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41: Tiny

“Is he dead?” Elena asked behind me.

I turned to glare at her. “I told you to stay in the bushes.”

She ignored me and walked around the corpses to reach me where I crouched by Worm. “Fuck me backwards,” she said, hunkering down next to me. She touched the shaft of the arrow sticking out of his shoulder like a flag pole. “I’ll go get Old Robert.”

“He can look after Bags first,” I said.

Elena opened her mouth to say something, then closed it again. She nodded. “I guess we should try to stop the bleeding at least. Unless you just want to kill him.”

I would have preferred the term “let him die”, but the result was that same. I sighed. “Cut some bandages from those guys’ clothes,” I said, indicating the bodies of the soldiers. “Maybe stay clear of the Soul Thief, though.”

I cut Worm’s cloak and shirt away from the wound in his shoulder. Only a little bit of blood leaked out around the shaft of the arrow. Worm’s blackened arm lay next to him in the grass, clawed and brittle fingers pointing up, skin cracked, clear liquid seeping out and already attracting flies. Black streaks ran down his arm, twisting like veins. I wondered where Old Robert would choose to cut. Trying to save his elbow could end up costing the man his life.

Elena pulled her knife from its sheath and turned to work on cutting bandages. She hesitated and poked at the corpse with her blade, then with her finger, and finally she pushed at his nose, distorting his face. “I think every bone in this fucker’s body is broke,” she said. “He’s like pudding.”

“Worm did that,” I said.

She smiled. “Nice. You recognize this uniform?”

I turned away from Worm and looked at the dead soldier she was stripping. He wore gray and maroon, with black piping along the sleeves and legs. Certainly a uniform, but with no identifying marks on it at all, and no indication of rank or status. I looked at the other non-wizard corpses and saw the same thing. What did that say about the unit they were part of? “No,” I said. “But that was a good question.”

Elena pulled the dead man’s knife from its sheath, frowned, and replaced it. She found his bow where it lay nearby and inspected it more carefully. “I should learn to shoot one of these,” she said. She took an experimental tug on the bowstring and grimaced. “Ugh. Maybe a smaller one.”

“Kat would be happy to teach you,” I said.

“I don’t know that she’s happy to do anything. Happy is not her way.” Elena squinted out into the sunny clearing. “Bags is movin’.”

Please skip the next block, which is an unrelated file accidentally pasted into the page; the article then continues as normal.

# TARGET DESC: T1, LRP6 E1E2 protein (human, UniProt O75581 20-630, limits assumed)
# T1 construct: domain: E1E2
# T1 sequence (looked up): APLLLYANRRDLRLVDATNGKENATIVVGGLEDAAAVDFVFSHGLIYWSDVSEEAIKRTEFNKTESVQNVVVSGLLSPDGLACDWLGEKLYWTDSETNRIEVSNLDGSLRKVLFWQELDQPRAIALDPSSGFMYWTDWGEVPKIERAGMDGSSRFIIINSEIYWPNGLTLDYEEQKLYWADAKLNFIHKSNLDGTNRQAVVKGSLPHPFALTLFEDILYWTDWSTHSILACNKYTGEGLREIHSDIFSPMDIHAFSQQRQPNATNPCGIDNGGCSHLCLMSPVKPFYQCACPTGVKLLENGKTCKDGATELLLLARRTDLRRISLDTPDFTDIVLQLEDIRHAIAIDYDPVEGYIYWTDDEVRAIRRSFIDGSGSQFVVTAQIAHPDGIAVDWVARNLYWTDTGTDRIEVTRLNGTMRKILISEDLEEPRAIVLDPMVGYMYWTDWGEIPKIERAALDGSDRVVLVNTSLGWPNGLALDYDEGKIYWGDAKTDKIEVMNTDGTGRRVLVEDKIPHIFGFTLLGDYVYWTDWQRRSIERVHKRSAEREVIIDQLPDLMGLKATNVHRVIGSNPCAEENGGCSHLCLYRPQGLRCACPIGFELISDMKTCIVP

I looked between tree trunks into the clearing and saw Bags sitting up, supported by Katherine who knelt beside him, while Old Robert hovered over them both. The soldier who had been with Worm lay still and ignored in the grass. We all have our priorities.

“Go get Old Robert,” I said. “But think about this carefully. If Worm lives, what do you want him to teach you? How to turn people to jelly or how to put people back together?”

Her eyes went wide. “I have to fix you.”

I smiled and put my hand on her bony shoulder. “No. I am a tiny thing. Here and gone, and none the wiser. We are all tiny things. This war is tiny, if it’s even a war at all. Do not make your choice for a tiny reason.”

“You don’t want me to fix you?”

I shook my head. “Not if it takes you from your path.”

“But I’m tiny too. What does my path matter?”

I smiled. “To me, you are not tiny. I promise I will die from something other than a fucked-up gut.”

She hurtled into my chest and knocked me off my heels to sit on the soft forest floor, almost on top of Worm. My arms wrapped around her of their own volition as she buried her face in my tunic. I felt her sobs through my hands as they rested on her back. “You’re an asshole,” she whispered, “but you’re not tiny.”

I pulled her close and didn’t correct her youthful folly. Wanderers don’t leave footprints; we are the tiniest of all. I wanted her to be one of us, but I had to accept that I also wanted her to be more than that. I wanted her to make a mark. Perhaps that is the plague of fatherhood; perhaps it was simply rebellion against my own fate.

“You better keep your promise,” she said.

“I will.” The way I was heading, I wasn’t going to live nearly long enough to have to worry about tummy troubles. “Go get Old Robert.” I put my hands on her shoulders and pushed her away so I could look into her red-rimmed eyes. “Let’s see if we can keep this little bastard alive.”

She was up and running into the meadow before I could blink. My little protege was a killer, just like me. I made myself comfortable and allowed a smile to steal across my lips as I listened to the sound of my gut tying itself in knots.

“Thank you,” Worm whispered. The corner of his mouth twitched upward and his dark eyes opened a sliver to look at me, but his head did not move. “We will teach the scary girl.”